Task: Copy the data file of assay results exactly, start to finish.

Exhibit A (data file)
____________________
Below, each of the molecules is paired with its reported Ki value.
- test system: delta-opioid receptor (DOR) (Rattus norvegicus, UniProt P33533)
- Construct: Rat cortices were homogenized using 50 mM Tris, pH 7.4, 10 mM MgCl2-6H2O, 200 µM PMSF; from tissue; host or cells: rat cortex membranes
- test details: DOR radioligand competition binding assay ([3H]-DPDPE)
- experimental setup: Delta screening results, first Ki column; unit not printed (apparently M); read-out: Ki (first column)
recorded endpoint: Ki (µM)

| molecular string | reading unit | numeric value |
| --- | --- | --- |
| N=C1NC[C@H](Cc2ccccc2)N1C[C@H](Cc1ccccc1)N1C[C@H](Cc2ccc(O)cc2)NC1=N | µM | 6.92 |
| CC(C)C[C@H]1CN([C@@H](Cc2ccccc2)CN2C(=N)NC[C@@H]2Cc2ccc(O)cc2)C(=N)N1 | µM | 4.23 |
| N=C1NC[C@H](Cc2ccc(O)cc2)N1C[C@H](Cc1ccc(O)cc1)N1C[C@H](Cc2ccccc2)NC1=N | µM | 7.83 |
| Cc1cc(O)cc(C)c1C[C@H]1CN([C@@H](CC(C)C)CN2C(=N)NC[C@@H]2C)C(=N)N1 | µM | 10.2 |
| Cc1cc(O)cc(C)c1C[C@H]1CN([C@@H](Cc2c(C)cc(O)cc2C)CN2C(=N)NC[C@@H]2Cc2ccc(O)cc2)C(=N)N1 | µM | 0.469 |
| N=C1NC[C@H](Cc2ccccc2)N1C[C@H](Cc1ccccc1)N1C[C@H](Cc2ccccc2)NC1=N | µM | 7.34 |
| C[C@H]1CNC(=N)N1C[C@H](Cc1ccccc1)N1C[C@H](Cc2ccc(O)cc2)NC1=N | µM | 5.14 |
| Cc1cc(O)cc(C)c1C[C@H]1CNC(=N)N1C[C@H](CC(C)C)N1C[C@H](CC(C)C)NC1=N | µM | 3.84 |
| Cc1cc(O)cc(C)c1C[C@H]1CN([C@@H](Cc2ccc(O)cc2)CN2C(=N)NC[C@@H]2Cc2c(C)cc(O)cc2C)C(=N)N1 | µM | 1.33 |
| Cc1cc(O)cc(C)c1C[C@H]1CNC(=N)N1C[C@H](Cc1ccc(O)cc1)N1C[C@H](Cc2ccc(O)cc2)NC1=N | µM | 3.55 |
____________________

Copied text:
Below, each of the molecules is paired with its reported Ki value.
- test system: delta-opioid receptor (DOR) (Rattus norvegicus, UniProt P33533)
- Construct: Rat cortices were homogenized using 50 mM Tris, pH 7.4, 10 mM MgCl2-6H2O, 200 µM PMSF; from tissue; host or cells: rat cortex membranes
- test details: DOR radioligand competition binding assay ([3H]-DPDPE)
- experimental setup: Delta screening results, first Ki column; unit not printed (apparently M); read-out: Ki (first column)
recorded endpoint: Ki (µM)

| molecular string | reading unit | numeric value |
| --- | --- | --- |
| N=C1NC[C@H](Cc2ccccc2)N1C[C@H](Cc1ccccc1)N1C[C@H](Cc2ccc(O)cc2)NC1=N | µM | 6.92 |
| CC(C)C[C@H]1CN([C@@H](Cc2ccccc2)CN2C(=N)NC[C@@H]2Cc2ccc(O)cc2)C(=N)N1 | µM | 4.23 |
| N=C1NC[C@H](Cc2ccc(O)cc2)N1C[C@H](Cc1ccc(O)cc1)N1C[C@H](Cc2ccccc2)NC1=N | µM | 7.83 |
| Cc1cc(O)cc(C)c1C[C@H]1CN([C@@H](CC(C)C)CN2C(=N)NC[C@@H]2C)C(=N)N1 | µM | 10.2 |
| Cc1cc(O)cc(C)c1C[C@H]1CN([C@@H](Cc2c(C)cc(O)cc2C)CN2C(=N)NC[C@@H]2Cc2ccc(O)cc2)C(=N)N1 | µM | 0.469 |
| N=C1NC[C@H](Cc2ccccc2)N1C[C@H](Cc1ccccc1)N1C[C@H](Cc2ccccc2)NC1=N | µM | 7.34 |
| C[C@H]1CNC(=N)N1C[C@H](Cc1ccccc1)N1C[C@H](Cc2ccc(O)cc2)NC1=N | µM | 5.14 |
| Cc1cc(O)cc(C)c1C[C@H]1CNC(=N)N1C[C@H](CC(C)C)N1C[C@H](CC(C)C)NC1=N | µM | 3.84 |
| Cc1cc(O)cc(C)c1C[C@H]1CN([C@@H](Cc2ccc(O)cc2)CN2C(=N)NC[C@@H]2Cc2c(C)cc(O)cc2C)C(=N)N1 | µM | 1.33 |
| Cc1cc(O)cc(C)c1C[C@H]1CNC(=N)N1C[C@H](Cc1ccc(O)cc1)N1C[C@H](Cc2ccc(O)cc2)NC1=N | µM | 3.55 |